Tags: Ashton Kutcher, Billy Walters, Bruce Willis, Phil Mickelson Floyd Mayweather  


CNBC’s push into reality programming has yielded modest ratings results so far, with last week’s launch of sports betting show “Money Talks” drawing very small numbers.

Darin Notaro of Money Talks on CNBC
Nielsen estimates that Tuesday’s premiere of the show about sports handicapper Steve Stevens averaged 127,000 viewers, including 65,000 in the adults 25-54 demo — 40% lower in overall viewership and 34% lower in the demo than the network’s year-to-date averages in the same 10 p.m. timeslot (212,000 and 99,000).

The show has raised a lot of eyebrows in the sportsbook industry. Sports betting website Prime Wagers, which is “proud to be the most trusted online sportsbook site” and is focused on transparency, posted an article
earlier this month saying we've "never heard of Steve Stevens", who runs VIP Sports out of Las Vegas and claims to be winning more than 70% of his picks.


Steve Stevens, the star of an upcoming CNBC reality show called "Money Talks", is being called a fraud and an ex-convict by some of the most prominent people in the sports betting world today.

Steve Stevens AKA Darin Notaro of Money TalksDarin Notaro of upcoming CNBC reality show "Money Talks" airing Sept 10th
Stevens has a business where he sells sports betting picks called VIP Sports  Las Vegas.

The CNBC  press release for the show calls him "a well-known handicapper," and a promo  video on his company's website claims he has a winning percentage of 71.5%. The  show is a "docu-soap," and it's set to air Sept. 10.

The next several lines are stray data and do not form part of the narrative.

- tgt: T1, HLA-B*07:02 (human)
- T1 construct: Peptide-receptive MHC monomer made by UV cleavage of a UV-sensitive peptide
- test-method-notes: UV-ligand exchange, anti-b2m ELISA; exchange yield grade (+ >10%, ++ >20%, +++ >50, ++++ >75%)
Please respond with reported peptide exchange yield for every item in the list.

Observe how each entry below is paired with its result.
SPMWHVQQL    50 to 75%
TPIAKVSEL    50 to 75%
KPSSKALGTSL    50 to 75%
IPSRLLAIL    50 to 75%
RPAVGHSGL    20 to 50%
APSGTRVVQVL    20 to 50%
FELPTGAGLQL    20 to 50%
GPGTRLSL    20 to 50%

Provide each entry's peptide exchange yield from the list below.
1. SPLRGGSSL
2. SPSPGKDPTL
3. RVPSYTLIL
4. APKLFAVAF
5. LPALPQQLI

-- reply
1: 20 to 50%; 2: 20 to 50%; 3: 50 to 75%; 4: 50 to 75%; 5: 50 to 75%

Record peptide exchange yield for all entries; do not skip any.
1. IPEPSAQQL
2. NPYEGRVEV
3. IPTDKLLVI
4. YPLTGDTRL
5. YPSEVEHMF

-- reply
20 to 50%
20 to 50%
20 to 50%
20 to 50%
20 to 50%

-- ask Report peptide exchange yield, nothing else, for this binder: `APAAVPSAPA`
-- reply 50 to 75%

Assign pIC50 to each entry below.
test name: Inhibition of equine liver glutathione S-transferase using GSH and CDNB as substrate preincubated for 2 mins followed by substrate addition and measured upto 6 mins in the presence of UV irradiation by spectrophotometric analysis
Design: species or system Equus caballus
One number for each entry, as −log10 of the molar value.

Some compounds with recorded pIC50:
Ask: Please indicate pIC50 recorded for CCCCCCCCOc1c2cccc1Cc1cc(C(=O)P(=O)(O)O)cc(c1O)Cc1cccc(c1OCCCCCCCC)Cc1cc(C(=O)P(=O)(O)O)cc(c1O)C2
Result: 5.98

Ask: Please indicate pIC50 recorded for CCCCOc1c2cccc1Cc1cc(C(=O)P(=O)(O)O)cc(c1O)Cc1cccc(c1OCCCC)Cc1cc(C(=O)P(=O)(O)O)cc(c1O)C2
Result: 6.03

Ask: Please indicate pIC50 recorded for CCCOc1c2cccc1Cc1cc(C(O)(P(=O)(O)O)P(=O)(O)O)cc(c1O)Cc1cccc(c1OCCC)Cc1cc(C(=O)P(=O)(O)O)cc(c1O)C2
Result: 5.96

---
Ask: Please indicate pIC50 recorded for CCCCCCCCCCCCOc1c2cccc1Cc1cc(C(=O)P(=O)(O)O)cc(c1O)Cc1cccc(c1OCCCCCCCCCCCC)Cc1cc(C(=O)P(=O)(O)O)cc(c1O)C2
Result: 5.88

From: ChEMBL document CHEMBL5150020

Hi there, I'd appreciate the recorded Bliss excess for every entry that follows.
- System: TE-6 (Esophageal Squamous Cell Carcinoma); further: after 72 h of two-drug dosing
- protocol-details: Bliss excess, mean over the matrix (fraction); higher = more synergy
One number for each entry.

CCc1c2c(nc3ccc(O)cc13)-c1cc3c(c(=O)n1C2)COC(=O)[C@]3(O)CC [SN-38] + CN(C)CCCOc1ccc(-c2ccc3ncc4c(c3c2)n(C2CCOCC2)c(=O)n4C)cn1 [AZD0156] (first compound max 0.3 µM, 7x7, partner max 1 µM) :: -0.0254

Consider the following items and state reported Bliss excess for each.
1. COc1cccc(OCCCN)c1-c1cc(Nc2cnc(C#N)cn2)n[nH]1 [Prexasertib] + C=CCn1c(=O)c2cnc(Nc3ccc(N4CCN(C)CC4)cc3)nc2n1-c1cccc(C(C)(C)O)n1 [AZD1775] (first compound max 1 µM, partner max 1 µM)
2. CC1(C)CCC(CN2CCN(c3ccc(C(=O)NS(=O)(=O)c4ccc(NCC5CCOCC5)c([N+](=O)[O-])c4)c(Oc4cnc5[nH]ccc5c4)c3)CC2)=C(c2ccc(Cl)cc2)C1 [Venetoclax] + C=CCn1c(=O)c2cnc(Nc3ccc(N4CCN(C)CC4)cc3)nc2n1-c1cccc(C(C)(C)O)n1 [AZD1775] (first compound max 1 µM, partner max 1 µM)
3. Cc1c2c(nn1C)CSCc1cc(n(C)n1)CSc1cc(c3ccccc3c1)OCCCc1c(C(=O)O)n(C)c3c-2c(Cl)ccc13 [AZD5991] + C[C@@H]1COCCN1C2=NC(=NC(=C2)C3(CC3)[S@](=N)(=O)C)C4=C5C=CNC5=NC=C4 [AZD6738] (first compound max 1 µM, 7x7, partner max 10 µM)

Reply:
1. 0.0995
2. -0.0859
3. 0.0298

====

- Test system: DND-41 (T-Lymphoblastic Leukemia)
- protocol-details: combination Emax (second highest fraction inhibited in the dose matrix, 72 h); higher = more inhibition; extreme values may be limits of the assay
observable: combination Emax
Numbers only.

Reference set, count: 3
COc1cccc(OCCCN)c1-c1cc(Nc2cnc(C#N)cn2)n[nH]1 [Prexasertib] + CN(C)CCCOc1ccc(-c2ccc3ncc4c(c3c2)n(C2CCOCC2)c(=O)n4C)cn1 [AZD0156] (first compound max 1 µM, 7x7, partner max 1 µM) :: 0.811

But apparently no one in Vegas has heard of Stevens, and his 70% winning 
percentage is considered impossible.

Even worse, a damning report from WagerMinds lays out  evidence alleging that
his name is actually Darin Notaro, and he has been  arrested multiple times for
telemarketing fraud. 

Todd Fuhrman, a former oddsmaker at Caesar's Palace, wrote in a blog post
, "No one, and I mean no one,  in the sports betting community I speak with
daily knows who this guy is."

Prime Wagers spoke with our very own Sports Betting mastermind Phil Vassallo,
he said, "I have never heard of this Steve Stevens or Darin Notaro".

Prime Wagers — a sports betting website that is focused on transparency in the 
industry — also said they've never heard of him in their article.

Bob Voulgaris, a popular sharp NBA bettor, said on Twitter that  he'd never
heard of Stevens either, calling him "a complete scam artist" for the 70% claim.

The 70% claim was a red flag for a lot of sports betting folks. Voulgaris, 
whom Nate Silver called the best sports bettor in  the world, only wins about
57% of his NBA bets. SportsInsights ran the  numbers in June and found that
your chances of winning 70% of bets against the  spread are about one in one

It's basically impossible to win 70%, but the VIP Sports  Las Vegas website is
using that claim to sell its picks to customers. Here's  the promo video from the
website (with NSFW language):

A CNBC spokesman told us in a statement that viewers will have to draw their 
own conclusions about Stevens' business, adding, "We are merely betting 
that viewers will be interested in the world of touts and handicappers and in no 
way endorse either Stevens’ picks or his business model."

While CNBC says it doesn't endorse his business, there's a website 
called that directs readers to the VIP  Sports Las Vegas
site and asks readers for their email addresses and phone  numbers.

A CNBC spokesman told us, "He is not authorized to use the CNBC name or logo."
CNBC declined comment on whether or not they're taking steps to remove  the